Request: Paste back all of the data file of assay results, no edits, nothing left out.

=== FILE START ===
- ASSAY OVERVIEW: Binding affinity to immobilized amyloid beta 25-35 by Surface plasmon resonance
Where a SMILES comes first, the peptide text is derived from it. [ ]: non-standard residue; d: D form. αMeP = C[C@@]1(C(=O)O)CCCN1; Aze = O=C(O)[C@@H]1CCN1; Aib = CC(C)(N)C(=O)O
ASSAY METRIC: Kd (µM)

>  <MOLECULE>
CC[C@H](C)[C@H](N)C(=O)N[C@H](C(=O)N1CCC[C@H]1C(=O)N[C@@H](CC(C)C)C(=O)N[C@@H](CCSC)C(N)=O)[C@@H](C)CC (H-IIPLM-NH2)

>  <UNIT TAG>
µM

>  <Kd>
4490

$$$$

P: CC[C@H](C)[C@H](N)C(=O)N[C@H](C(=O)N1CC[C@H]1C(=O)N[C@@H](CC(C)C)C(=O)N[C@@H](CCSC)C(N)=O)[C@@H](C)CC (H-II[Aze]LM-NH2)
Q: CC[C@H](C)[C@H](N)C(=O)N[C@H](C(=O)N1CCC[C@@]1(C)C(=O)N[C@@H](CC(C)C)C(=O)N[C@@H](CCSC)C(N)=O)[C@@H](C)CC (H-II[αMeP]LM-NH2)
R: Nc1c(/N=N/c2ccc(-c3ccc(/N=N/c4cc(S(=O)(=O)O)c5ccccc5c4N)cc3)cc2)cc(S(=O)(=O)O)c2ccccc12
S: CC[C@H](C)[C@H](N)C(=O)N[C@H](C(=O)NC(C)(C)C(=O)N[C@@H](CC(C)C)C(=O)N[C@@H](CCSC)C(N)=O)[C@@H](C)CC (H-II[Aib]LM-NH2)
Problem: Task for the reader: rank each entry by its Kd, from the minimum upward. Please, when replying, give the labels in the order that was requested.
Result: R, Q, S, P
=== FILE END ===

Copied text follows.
- ASSAY OVERVIEW: Binding affinity to immobilized amyloid beta 25-35 by Surface plasmon resonance
Where a SMILES comes first, the peptide text is derived from it. [ ]: non-standard residue; d: D form. αMeP = C[C@@]1(C(=O)O)CCCN1; Aze = O=C(O)[C@@H]1CCN1; Aib = CC(C)(N)C(=O)O
ASSAY METRIC: Kd (µM)

>  <MOLECULE>
CC[C@H](C)[C@H](N)C(=O)N[C@H](C(=O)N1CCC[C@H]1C(=O)N[C@@H](CC(C)C)C(=O)N[C@@H](CCSC)C(N)=O)[C@@H](C)CC (H-IIPLM-NH2)

>  <UNIT TAG>
µM

>  <Kd>
4490

$$$$

P: CC[C@H](C)[C@H](N)C(=O)N[C@H](C(=O)N1CC[C@H]1C(=O)N[C@@H](CC(C)C)C(=O)N[C@@H](CCSC)C(N)=O)[C@@H](C)CC (H-II[Aze]LM-NH2)
Q: CC[C@H](C)[C@H](N)C(=O)N[C@H](C(=O)N1CCC[C@@]1(C)C(=O)N[C@@H](CC(C)C)C(=O)N[C@@H](CCSC)C(N)=O)[C@@H](C)CC (H-II[αMeP]LM-NH2)
R: Nc1c(/N=N/c2ccc(-c3ccc(/N=N/c4cc(S(=O)(=O)O)c5ccccc5c4N)cc3)cc2)cc(S(=O)(=O)O)c2ccccc12
S: CC[C@H](C)[C@H](N)C(=O)N[C@H](C(=O)NC(C)(C)C(=O)N[C@@H](CC(C)C)C(=O)N[C@@H](CCSC)C(N)=O)[C@@H](C)CC (H-II[Aib]LM-NH2)
Problem: Task for the reader: rank each entry by its Kd, from the minimum upward. Please, when replying, give the labels in the order that was requested.
Result: R, Q, S, P